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Tip of the Week: Self Amusement

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Written by DJ Fuji         Topics: General

This week’s Tip of the Week is a special request from blog reader Frozen Flame who wants more information and actual examples of the “self-amusement” concept.

But before we get too deep into it, let’s first back up and actually make sure we understand the idea. Self-amusement is something I believe I first heard about from the esteemed Tyler Durden of Real Social Dynamics, one of the most well-respected men in this industry and someone who had a huge impact on my own development, both as a practitioner and as a coach.

Although I’m sure the concept had been around forever, Tyler was the first to initially codify it for me.

The basic premise is this:

“Dancing monkey” syndrome occurs when people you’re talking to realize that the value or entertainment you’re providing (humor, being interesting, etc.) is coming from a place of validation or acceptance-seeking. In other words, you’re not doing things because you genuinely enjoy the experience or enjoy connecting with others — you’re doing these things to impress people; you’re doing things to make people like you. This means that even if you’re saying or doing the right things, if the mindset in which it’s coming from is flawed, you will still communicate low value (read: unattractive) behavior.

The solution to Dancing Monkey Syndrome is to “be Self-Amusing.” In other words, don’t do things because you want people to like you or you want their acceptance. Do things because you want to do them. Because it makes you laugh. Because you like doing it. Because it amuses you first.

Now of course, that doesn’t mean you go around like a sadist and put people down and make them feel bad to amuse yourself. (Although if that’s your first thought, you have bigger issues than just pickup.) But what it does mean is that your mindset must be in the correct place or nothing you say will “work.”

[quote]Have you ever seen someone who says all the right things but no one trusts him or her? Have you ever run into someone who is always polite but creeps everyone out?

Those are all prime examples of someone who said the right things but didn’t have the right mindset. Mindsets are some of the most powerful tools we have in communication and social interactions. They can shape our beliefs, change the way we see and interpret the world, and alter the way people feel around us.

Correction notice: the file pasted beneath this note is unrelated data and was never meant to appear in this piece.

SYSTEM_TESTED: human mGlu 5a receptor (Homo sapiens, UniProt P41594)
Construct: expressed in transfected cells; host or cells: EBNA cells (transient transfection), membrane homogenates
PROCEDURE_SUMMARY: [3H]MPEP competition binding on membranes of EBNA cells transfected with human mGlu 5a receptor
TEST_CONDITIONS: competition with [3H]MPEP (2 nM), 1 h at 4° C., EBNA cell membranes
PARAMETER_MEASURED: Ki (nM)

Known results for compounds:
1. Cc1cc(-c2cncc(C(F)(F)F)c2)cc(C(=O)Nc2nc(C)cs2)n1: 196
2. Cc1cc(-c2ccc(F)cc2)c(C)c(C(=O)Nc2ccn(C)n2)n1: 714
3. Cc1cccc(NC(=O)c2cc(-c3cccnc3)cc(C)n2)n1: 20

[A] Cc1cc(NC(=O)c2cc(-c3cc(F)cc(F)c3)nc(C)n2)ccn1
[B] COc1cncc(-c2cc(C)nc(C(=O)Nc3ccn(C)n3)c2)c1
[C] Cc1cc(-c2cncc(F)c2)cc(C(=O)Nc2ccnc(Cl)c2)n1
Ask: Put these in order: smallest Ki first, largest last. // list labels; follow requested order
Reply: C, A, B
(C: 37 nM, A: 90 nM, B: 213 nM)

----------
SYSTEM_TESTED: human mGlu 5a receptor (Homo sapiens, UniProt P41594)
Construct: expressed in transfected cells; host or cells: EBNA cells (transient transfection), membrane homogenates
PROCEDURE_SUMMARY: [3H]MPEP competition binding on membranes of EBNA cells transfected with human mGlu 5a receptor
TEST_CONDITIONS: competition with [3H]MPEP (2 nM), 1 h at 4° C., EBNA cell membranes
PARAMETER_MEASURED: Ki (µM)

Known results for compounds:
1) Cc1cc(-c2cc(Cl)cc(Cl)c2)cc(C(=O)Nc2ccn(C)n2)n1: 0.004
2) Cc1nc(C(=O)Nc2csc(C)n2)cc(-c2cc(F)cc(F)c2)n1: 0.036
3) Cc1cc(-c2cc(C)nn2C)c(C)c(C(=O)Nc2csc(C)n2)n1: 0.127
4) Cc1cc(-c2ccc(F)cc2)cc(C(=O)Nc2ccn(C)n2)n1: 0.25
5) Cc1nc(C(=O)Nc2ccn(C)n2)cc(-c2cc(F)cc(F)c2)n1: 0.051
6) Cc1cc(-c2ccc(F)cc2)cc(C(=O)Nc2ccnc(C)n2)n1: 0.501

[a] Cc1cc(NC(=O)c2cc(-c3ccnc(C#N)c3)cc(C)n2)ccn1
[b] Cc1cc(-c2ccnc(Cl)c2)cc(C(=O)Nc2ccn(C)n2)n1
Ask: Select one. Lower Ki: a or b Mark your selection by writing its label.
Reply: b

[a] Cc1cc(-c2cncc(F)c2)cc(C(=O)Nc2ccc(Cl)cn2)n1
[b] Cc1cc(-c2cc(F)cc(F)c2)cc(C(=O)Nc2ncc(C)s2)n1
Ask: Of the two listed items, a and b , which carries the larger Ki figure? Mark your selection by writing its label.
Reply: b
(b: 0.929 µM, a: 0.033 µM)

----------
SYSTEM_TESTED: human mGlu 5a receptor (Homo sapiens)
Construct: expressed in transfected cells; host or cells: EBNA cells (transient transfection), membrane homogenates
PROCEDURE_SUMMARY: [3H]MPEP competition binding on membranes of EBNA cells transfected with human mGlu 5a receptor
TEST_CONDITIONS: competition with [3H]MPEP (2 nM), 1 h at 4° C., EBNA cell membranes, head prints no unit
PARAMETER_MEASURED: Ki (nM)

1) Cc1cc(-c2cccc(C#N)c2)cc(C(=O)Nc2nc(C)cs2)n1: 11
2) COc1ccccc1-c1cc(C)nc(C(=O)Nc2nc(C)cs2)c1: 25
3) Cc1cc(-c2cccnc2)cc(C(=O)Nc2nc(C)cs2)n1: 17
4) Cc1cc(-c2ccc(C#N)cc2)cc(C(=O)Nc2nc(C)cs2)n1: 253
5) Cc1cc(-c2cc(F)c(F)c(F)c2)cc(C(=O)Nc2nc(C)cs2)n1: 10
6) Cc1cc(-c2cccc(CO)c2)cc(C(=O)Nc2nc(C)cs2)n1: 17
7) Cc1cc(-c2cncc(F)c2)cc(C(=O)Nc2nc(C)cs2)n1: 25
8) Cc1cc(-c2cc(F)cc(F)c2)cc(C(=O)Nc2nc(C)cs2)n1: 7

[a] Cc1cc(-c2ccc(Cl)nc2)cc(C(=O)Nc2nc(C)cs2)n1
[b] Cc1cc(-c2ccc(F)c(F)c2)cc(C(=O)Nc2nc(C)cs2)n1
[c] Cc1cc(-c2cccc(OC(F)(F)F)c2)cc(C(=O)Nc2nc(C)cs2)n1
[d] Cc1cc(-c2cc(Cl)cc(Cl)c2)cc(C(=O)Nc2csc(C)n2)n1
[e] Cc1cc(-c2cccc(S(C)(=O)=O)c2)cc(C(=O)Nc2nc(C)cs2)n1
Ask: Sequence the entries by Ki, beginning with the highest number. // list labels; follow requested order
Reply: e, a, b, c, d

In the case of self-amusement, the mindsets should be things like:

“I enjoy interacting with people.”

“People enjoy my company.”

“I’m having fun amusing myself here.”

Your mindsets should NOT be anything like:

“I need them to accept me.”

“I’m unattractive but these lines will make them like me.”

“I need these people to validate me.”

Now that we understand Self-Amusement, let’s look at some examples of things I personally use that exemplify the concept. Note that while these things can demonstrate and teach you the correct mindset, you should still be focusing on the mindset that creates them more than the words and mechanics of the tactic.

Let’s begin:

  • In mid-sentence I’ll interrupt myself, point at her shirt, and say, “what is that? I think you spilled something.” When she looks down, yup, you guessed it — she gets a finger flick to the nose. Ladies and Gents, 2nd grade is now in session… again.
  • Try to convince her of things that are blatantly untrue. Telling her I’m half black. That my hair is really a wig. That I’m really from Kenya. And that I ran to the club in my bare feet. You get the idea. I do most of this with a semi-straight face, as if I’m really trying to convince her of my bullshit.
  • Shake hands. Scratch your nose right after. Sniff. Smell your hand like you just noticed something. Comment to her, “your hands… they smell like onions.” She’ll smell her palms. *whack*. You hit the back of her palm and she hits herself in the face. Laugh. 🙂 (Credit for this variation goes to one of my students though I can’t remember who. If you’re reading this, email me and remind me.)
  • If she ever yawns open-mouthed, put your finger in her open mouth. Unless she’s very comfortable with you, it will cut her yawn short, resulting in a very uncomfortable “my-sneeze-just-died” feeling. Laugh.

These are obviously only the tip of the iceberg. Again, the idea is that you live in your own reality and you amuse yourself and aren’t trying to “get something” from them. You don’t reek of an agenda. You don’t need anything from them. You don’t say funny or interesting things to get them to like you. Everything is done because you want to do it.

Hope this helps clear some things up. Leave questions, criticisms, comments, death threats, etc., in the comments below..

Posted on April 20, 2010